Wednesday, September 19, 2012

Another "Oldies, but Goodies" episode

Thanks to RRM for bringing this to the attention of us all.
Patrick Moore
March 6, 2011, 9:05 pm

Occam’s Razor of Virology: When you find a virus that causes disease, the disease should be easier to understand and not harder.

If you have to come up with more explanations for the virus than you would without it, then you are wrong (e.g., XMRV infection is not a HERV and is restricted to a rare form of prostate cancer and CFS–diseases which share no apparent common features. Somehow, these prostate cancer and CFS patients have a common exposure to this virus as a risk factor despite there being no common epidemiologic patterns. Although XMRV is clearly a murine ERV, people with exposure to mice are not at noticeable risk for prostate cancer or CFS).

It makes more sense that XMRV is a murine ERV that jumped to a human prostate cancer cell line decades ago when it was passaged through a nude mouse as a xenograft (a common practice) as elegantly shown by the Hue et al Retrovirology article. It has since been detected as an intermittent PCR contaminant.

My advice, above all else, is to test samples blindly and randomly. If you have PCR contamination, your results will be “biased toward the mean” of no significant relationship. This is the easiest and least costly confirmation possible. When your postulated virus-disease relationship survives this stringent test, then you possibly have something. Then, the science begins. Randomized and blinded testing has saved me, on multiple occasions, from appearing to be a bigger idiot than my natural talents for idiocy allow.

For what it is worth, when the CFS-XMRV paper was first published, we had severe concerns about its methodology and conclusions, which was published in F1000 (subscription required so it is reprinted below). I think it it is still valid:

Detection of an infectious retrovirus, XMRV, in blood cells of patients with chronic fatigue syndrome.
Lombardi VC, Ruscetti FW, …, Silverman RH, Mikovits JA
Science 2009 Oct 23 326(5952):585 -9 [abstract on PubMed] [full text]
DOI: 10.1126/science.1179052 PMID: 19815723
Competing interests: None declared


The discovery of the cause of chronic fatigue syndrome would be an extraordinary finding. Rather than providing extraordinary proof, this manuscript has flaws that leave the reader unsure of knowing precisely what was measured.

To detect the xenotropic murine leukemia-like virus (XMRV), the authors used nested-PCR on non-randomized and non-blinded samples, a recipe for uncontrolled PCR contamination. This technique re-amplifies previously cycled products and is inherently prone to intermittent false positivity that has occurred in our lab and many others (e.g. {1} and {2} on which I am the author). This is a concern in light of post-publication claims that XMRV detection rates among chronic fatigue syndrome (CFS) patients have climbed from 67% to 95%, and XMRV tests are now being sold and advertised on the internet at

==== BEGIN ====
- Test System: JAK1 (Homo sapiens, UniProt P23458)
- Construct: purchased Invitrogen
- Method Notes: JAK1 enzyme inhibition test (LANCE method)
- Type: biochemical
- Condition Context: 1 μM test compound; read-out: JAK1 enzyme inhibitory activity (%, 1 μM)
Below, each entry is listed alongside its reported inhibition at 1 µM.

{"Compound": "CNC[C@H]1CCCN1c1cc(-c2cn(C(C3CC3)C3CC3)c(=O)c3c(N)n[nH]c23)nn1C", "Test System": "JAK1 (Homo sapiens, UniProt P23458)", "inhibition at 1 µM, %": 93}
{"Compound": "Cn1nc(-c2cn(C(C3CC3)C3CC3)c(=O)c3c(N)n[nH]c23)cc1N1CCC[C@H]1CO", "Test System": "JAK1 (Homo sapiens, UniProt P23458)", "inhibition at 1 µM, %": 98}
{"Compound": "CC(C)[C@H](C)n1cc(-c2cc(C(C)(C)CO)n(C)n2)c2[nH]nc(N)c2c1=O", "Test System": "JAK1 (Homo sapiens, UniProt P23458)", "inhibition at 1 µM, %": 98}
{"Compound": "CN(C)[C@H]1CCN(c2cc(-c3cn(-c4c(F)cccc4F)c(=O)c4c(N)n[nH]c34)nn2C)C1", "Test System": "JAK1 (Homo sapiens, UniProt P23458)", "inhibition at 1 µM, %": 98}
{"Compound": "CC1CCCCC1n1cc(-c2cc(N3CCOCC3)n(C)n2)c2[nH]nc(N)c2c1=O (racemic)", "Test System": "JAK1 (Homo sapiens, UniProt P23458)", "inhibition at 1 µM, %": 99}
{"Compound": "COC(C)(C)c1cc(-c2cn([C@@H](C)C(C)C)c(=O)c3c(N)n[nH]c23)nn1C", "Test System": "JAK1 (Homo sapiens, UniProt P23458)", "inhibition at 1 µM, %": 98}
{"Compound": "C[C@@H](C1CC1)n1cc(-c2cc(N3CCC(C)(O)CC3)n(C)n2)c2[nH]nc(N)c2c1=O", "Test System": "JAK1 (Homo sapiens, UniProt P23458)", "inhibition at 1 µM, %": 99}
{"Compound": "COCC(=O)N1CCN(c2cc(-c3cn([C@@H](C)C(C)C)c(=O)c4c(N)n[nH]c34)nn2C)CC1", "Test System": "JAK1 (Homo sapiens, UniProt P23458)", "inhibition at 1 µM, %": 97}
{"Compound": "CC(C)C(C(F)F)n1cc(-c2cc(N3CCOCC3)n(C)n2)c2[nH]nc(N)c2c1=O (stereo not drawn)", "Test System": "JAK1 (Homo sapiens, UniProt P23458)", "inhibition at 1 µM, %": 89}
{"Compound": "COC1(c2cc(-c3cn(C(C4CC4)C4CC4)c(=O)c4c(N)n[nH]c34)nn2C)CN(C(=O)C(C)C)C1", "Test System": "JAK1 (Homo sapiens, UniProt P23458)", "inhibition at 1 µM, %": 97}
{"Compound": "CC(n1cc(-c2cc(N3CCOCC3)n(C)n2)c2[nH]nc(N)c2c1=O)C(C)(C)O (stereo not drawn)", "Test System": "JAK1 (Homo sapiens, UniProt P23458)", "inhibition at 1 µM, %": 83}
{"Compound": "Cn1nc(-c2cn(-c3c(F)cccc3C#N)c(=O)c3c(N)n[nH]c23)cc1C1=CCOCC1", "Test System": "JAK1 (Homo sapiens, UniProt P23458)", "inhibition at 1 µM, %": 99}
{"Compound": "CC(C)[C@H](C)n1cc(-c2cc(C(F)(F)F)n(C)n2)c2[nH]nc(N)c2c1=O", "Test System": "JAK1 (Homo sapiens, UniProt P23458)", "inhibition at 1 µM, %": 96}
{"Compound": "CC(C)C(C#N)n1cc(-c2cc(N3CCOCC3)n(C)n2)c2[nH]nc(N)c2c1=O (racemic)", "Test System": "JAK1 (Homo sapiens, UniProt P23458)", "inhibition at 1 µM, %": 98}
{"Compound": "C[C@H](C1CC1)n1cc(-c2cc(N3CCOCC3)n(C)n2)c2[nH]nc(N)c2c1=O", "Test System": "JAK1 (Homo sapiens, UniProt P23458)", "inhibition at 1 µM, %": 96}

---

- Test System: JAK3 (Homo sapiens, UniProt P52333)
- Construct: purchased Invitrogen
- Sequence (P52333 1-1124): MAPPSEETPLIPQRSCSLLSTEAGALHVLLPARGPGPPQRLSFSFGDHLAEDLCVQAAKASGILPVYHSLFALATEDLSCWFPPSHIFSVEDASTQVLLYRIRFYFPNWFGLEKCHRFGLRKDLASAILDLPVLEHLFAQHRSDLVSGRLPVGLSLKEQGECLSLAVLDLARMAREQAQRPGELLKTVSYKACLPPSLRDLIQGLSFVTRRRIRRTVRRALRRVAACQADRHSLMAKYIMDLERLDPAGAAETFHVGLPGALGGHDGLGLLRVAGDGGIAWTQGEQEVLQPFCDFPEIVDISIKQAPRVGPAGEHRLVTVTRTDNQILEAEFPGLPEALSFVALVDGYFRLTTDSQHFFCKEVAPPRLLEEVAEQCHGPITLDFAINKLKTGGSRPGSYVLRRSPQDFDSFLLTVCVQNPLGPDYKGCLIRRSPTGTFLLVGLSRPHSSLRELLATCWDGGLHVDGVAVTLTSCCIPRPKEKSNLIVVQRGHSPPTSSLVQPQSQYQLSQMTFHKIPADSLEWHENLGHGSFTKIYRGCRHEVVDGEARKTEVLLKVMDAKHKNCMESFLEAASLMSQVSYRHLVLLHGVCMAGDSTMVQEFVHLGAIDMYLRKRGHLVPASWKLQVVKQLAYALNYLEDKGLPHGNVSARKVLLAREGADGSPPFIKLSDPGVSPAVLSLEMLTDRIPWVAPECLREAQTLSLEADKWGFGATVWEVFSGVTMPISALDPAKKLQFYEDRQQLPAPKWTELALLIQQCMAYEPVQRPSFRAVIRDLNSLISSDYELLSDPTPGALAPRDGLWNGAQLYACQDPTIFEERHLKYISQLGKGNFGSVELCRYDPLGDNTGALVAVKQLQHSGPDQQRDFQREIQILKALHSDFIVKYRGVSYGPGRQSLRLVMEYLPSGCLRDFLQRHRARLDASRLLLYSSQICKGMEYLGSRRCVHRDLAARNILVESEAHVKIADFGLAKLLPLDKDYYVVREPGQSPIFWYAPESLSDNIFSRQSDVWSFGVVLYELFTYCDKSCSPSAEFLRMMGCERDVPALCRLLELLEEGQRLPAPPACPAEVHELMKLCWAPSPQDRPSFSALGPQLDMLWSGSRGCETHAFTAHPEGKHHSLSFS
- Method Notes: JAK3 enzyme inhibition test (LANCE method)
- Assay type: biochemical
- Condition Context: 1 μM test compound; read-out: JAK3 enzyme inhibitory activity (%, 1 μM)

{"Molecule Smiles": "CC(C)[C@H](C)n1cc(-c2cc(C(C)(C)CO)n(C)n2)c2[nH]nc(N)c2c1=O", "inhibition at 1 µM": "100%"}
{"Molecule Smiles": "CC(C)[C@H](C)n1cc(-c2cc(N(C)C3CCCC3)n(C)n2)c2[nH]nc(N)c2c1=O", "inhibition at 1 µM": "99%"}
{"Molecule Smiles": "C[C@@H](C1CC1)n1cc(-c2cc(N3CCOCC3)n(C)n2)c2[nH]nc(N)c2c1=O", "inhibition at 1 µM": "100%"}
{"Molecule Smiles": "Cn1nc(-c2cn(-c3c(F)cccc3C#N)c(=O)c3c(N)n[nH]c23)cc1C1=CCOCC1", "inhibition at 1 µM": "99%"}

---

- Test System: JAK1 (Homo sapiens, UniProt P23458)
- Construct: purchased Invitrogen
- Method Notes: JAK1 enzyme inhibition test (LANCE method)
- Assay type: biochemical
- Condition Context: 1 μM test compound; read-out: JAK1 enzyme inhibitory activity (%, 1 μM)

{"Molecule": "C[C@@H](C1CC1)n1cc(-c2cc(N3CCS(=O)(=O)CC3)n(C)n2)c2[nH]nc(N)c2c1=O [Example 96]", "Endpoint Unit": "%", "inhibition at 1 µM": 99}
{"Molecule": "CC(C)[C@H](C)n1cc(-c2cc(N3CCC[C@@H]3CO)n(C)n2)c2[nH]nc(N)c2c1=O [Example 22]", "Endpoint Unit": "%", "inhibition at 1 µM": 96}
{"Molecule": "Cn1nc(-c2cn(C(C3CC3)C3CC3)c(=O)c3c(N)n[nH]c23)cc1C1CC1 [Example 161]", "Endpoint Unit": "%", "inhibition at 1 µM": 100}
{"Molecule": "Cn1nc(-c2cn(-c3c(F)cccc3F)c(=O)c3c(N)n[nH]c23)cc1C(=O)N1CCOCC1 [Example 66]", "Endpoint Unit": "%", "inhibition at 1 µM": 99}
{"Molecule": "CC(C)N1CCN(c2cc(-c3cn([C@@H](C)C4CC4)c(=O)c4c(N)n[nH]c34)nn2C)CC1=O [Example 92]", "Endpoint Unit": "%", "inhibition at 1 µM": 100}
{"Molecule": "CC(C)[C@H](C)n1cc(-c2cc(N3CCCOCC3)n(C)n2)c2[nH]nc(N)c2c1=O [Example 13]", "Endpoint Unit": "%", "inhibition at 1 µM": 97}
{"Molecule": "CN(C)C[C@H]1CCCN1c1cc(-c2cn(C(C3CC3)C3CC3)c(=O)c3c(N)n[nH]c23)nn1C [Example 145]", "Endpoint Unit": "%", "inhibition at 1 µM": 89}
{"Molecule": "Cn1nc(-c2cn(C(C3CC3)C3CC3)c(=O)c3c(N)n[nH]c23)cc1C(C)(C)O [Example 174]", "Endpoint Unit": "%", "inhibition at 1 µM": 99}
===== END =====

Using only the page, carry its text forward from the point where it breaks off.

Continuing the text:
Southern blotting, which would allay this suspicion, was not done. Other results in the study also lack support. Flow cytometry and immunostaining with murine leukemia virus (MLV) antibodies were used to directly detect viral proteins in patient cells (see Figure 2A of the paper). The CFS peripheral blood cells have robust monotonic staining rather than the bimodal peaks that are expected from a mixture of infected and uninfected populations of peripheral blood cells. It is not certain whether this level of viremia for an exogenous retrovirus is medically possible. It may, perhaps, be possible but it seems improbable and is a pattern more consistent with a cross-reactive endogenous retroviral antigen.

To confirm this finding, CFS peripheral blood cells (without negative controls in Figure 2B) were immunoblotted using cross-reactive spleen focus-forming virus (SFFV) and MLV antibodies. XMRV gp70 and p30 proteins are found at higher levels in 2 out of 5 CFS peripheral blood samples (1150 and 1221) than in the positive control — HCD-57 cells directly infected with SFFV — a very remarkable result. Repetition with negative control samples (see Figure 2C of the paper) has the higher molecular weight bands cut from the photograph, thus we cannot interpret potential positivity for p30 gag precursor proteins among the control samples (see CFS samples 1199 and 1220 in Figure 2B).

Finally, the positive control HCD-57 cell lane in Figure 2C lane 8 has a completely different banding pattern from the very same control in Figure 2B lane 7 for the p30 gag protein. The elementary issue of whether the authors are measuring XMRV has to be clarified. The fundamental basis for the CFS case and control samples is also not defined at an appropriate level. The samples (supplementary online material) were “selected for this study from patients fulfilling the 1994 CDC Fukuda Criteria for Chronic Fatigue Syndrome (S1) and the 2003 Canadian Consensus Criteria for Chronic Fatigue Syndrome/myalgic encephalomyelitis (CFS/ME) and presenting with severe disability”. These are two separate definitions, the latter published in the “Journal of Chronic Fatigue Syndrome” (which is no longer in print). It is unclear how the samples were selected from these two criteria. No references or cut-offs are given for tests used to clinically define the CFS patients as cases so we are unable to interpret the essential basis for the study. In addition, no description is given to indicate that controls were tested in the same manner as CFS patients; in fact, there is no description for negative control samples at all. For a disease whose diagnosis is controversial, a clear statement of where and how the cases and controls were selected is a critical first step.

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